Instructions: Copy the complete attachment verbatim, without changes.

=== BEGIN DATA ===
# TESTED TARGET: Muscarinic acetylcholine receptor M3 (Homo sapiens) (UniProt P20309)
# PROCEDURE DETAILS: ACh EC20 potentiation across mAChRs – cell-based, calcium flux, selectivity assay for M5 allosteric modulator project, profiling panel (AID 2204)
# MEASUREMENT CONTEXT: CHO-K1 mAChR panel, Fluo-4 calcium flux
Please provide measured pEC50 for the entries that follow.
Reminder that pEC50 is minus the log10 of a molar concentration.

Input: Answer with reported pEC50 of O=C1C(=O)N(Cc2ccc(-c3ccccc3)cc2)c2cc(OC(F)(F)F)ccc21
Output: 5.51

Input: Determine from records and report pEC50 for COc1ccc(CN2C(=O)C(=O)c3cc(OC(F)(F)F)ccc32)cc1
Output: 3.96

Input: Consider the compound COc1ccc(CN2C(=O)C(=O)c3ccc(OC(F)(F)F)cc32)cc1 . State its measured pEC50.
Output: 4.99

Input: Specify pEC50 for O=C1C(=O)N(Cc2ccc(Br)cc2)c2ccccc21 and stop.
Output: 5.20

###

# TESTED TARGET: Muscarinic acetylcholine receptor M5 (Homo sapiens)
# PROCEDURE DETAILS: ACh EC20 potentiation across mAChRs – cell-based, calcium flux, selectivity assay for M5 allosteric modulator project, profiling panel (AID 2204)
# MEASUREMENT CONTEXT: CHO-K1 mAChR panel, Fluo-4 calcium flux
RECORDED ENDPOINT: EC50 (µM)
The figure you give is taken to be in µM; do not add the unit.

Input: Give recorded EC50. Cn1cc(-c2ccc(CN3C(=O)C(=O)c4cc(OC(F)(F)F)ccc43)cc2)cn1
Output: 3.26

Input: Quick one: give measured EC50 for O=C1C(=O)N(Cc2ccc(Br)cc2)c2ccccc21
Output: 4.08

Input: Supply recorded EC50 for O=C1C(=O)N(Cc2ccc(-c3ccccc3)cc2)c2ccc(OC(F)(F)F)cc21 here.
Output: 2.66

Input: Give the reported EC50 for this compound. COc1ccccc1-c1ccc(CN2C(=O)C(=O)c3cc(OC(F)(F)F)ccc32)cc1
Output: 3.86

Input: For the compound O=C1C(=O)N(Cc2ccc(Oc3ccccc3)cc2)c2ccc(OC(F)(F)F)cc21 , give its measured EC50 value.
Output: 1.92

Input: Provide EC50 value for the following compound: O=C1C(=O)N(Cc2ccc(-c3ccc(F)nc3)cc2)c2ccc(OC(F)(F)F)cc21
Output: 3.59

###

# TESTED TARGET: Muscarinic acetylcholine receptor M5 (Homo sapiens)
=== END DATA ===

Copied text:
# TESTED TARGET: Muscarinic acetylcholine receptor M3 (Homo sapiens) (UniProt P20309)
# PROCEDURE DETAILS: ACh EC20 potentiation across mAChRs – cell-based, calcium flux, selectivity assay for M5 allosteric modulator project, profiling panel (AID 2204)
# MEASUREMENT CONTEXT: CHO-K1 mAChR panel, Fluo-4 calcium flux
Please provide measured pEC50 for the entries that follow.
Reminder that pEC50 is minus the log10 of a molar concentration.

Input: Answer with reported pEC50 of O=C1C(=O)N(Cc2ccc(-c3ccccc3)cc2)c2cc(OC(F)(F)F)ccc21
Output: 5.51

Input: Determine from records and report pEC50 for COc1ccc(CN2C(=O)C(=O)c3cc(OC(F)(F)F)ccc32)cc1
Output: 3.96

Input: Consider the compound COc1ccc(CN2C(=O)C(=O)c3ccc(OC(F)(F)F)cc32)cc1 . State its measured pEC50.
Output: 4.99

Input: Specify pEC50 for O=C1C(=O)N(Cc2ccc(Br)cc2)c2ccccc21 and stop.
Output: 5.20

###

# TESTED TARGET: Muscarinic acetylcholine receptor M5 (Homo sapiens)
# PROCEDURE DETAILS: ACh EC20 potentiation across mAChRs – cell-based, calcium flux, selectivity assay for M5 allosteric modulator project, profiling panel (AID 2204)
# MEASUREMENT CONTEXT: CHO-K1 mAChR panel, Fluo-4 calcium flux
RECORDED ENDPOINT: EC50 (µM)
The figure you give is taken to be in µM; do not add the unit.

Input: Give recorded EC50. Cn1cc(-c2ccc(CN3C(=O)C(=O)c4cc(OC(F)(F)F)ccc43)cc2)cn1
Output: 3.26

Input: Quick one: give measured EC50 for O=C1C(=O)N(Cc2ccc(Br)cc2)c2ccccc21
Output: 4.08

Input: Supply recorded EC50 for O=C1C(=O)N(Cc2ccc(-c3ccccc3)cc2)c2ccc(OC(F)(F)F)cc21 here.
Output: 2.66

Input: Give the reported EC50 for this compound. COc1ccccc1-c1ccc(CN2C(=O)C(=O)c3cc(OC(F)(F)F)ccc32)cc1
Output: 3.86

Input: For the compound O=C1C(=O)N(Cc2ccc(Oc3ccccc3)cc2)c2ccc(OC(F)(F)F)cc21 , give its measured EC50 value.
Output: 1.92

Input: Provide EC50 value for the following compound: O=C1C(=O)N(Cc2ccc(-c3ccc(F)nc3)cc2)c2ccc(OC(F)(F)F)cc21
Output: 3.59

###

# TESTED TARGET: Muscarinic acetylcholine receptor M5 (Homo sapiens)